By Stefania Rudd. Do you have little ones in your life who are drawn to the world of comics through movies, cartoons, and video games, but you’re not sure what to start them with, or even know what’s appropriate?
We got you! Books For Babes aims to provide info on what books kids will enjoy, but can also be entertaining for adults. One can never start too early — or too late — in building a solid comic book foundation.
Story by Charles M. Schulz; adapted by Jason Cooper.
Art by Vicki Scott and Scott Jeralds.
Peanuts, the iconic cartoon strip created by the late Charles M. Schulz, has become a childhood prerequisite for generations upon generations. Nowadays, in addition to major motion pictures, his legacy continues in comic book form, with various writers and artists contributing their additions to his stories. It may be difficult to carry on the past work of such a beloved and distinct creator, but the folks over at Kaboom really get it right.
With Valentine’s Day just around the corner, issue 30 gives us two stories leaning towards love. In the first, “Sewer or Later You’ll Love Me,“ Lucy battles it out for Schroeder’s attention with his beloved piano, and in “Love & Marcie”, our bespectacled friend Marcie asks Charlie Brown a very important question. The stories are short and easy to read, and are made up of large, clearly drawn panels easily understandable for this age group. (Not to mention, it’s also an enjoyably nostalgic read for us adults.) Oh, and if your kids happen to give any insightful ideas how Marcie should have reacted to Charlie Brown’s answer, please contact me over at the DoomRocket site. Cause love can be difficult, amirite?
Plants vs. Zombies #8
Dark Horse Comics/$2.99
Written by Paul Tobin.
Art by Ron Chan.
This is the second issue of the three-part “Petal to the Metal” story arc, and writer Paul Tobin and artist Ron Chan continue Dr. Zomboss’ (and his zombie-minions’) attempt to bring down Neighborville, creating a Mad Max: Fury Road-esque race back to town against our human and plant heroes. In this issue, Crazy Dave has left Patrice and Nate in the Ice Cream Racer, with a little help in the form of a crash test dummy driver named… Otto Pilot. But of course, things don’t go according to plan, and our fearless gang give a major setback to the zombies they’re racing. (We’ll get the conclusion on who wins the race back to Neighborville in the next issue, but my bet’s on the humans and our green, leafy friends.)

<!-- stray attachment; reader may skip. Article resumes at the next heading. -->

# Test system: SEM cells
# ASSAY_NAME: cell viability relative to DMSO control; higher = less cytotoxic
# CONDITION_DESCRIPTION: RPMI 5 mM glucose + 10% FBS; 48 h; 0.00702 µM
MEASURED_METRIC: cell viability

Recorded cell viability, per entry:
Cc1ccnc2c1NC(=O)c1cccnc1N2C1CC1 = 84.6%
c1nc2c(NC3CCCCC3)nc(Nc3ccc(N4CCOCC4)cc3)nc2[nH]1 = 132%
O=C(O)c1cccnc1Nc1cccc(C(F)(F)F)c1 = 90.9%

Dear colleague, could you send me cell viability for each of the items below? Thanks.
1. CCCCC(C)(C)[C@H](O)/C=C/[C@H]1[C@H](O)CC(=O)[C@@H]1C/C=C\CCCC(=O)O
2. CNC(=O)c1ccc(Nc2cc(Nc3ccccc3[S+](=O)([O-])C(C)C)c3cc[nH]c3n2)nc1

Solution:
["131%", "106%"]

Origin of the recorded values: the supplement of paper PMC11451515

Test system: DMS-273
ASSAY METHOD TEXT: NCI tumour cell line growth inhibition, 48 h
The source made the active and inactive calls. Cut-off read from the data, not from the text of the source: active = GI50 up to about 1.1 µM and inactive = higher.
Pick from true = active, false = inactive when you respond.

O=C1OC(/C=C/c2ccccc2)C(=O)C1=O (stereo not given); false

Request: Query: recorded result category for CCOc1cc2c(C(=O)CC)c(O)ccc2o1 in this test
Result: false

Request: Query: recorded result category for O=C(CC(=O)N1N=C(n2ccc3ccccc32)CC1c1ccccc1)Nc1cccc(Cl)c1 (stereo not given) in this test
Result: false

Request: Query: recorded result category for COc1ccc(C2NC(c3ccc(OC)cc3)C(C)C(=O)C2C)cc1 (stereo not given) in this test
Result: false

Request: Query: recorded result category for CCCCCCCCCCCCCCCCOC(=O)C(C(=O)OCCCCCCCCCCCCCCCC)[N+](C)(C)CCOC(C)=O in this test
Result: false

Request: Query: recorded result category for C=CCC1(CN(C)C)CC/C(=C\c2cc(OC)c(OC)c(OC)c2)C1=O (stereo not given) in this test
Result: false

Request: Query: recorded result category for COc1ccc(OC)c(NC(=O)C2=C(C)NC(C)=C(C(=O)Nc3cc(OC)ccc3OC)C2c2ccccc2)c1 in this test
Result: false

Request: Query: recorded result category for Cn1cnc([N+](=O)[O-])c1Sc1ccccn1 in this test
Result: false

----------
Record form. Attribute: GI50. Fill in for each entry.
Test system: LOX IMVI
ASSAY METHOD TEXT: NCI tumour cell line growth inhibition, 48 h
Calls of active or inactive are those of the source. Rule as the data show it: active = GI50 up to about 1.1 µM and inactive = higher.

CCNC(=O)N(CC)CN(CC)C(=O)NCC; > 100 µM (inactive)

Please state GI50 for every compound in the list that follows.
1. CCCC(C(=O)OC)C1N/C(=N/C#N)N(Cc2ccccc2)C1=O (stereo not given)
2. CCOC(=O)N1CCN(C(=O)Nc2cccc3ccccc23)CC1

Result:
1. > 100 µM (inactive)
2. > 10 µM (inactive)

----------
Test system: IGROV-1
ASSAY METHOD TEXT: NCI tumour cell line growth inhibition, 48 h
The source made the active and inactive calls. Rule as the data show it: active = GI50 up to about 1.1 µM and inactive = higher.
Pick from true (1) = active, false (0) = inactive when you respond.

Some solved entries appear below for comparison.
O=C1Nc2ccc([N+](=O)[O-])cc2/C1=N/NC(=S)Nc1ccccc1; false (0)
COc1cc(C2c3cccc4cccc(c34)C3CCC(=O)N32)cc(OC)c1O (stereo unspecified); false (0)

Tobin’s writing keeps the audience in mind with short sentences and easy-ish words. The dialogue can get lengthy at points, but serves a purpose, like Nate’s ramblings about his dreams. Usually panels of Chan’s great artwork follows, containing little dialogue but plenty of movement and sound effects. Plants vs. Zombies does a really wonderful job of taking the silly and absurd and creating really fun stories with them, and keeping the characters in manageably-sized arcs for younger readers’ attention spans. This is one series that should be on your child’s radar.
Moon Girl and Devil Dinosaur #3
Written by Brandon Montclare and Amy Reeder.
Art by Natacha Bustos and colors by Tamra Bonvillain.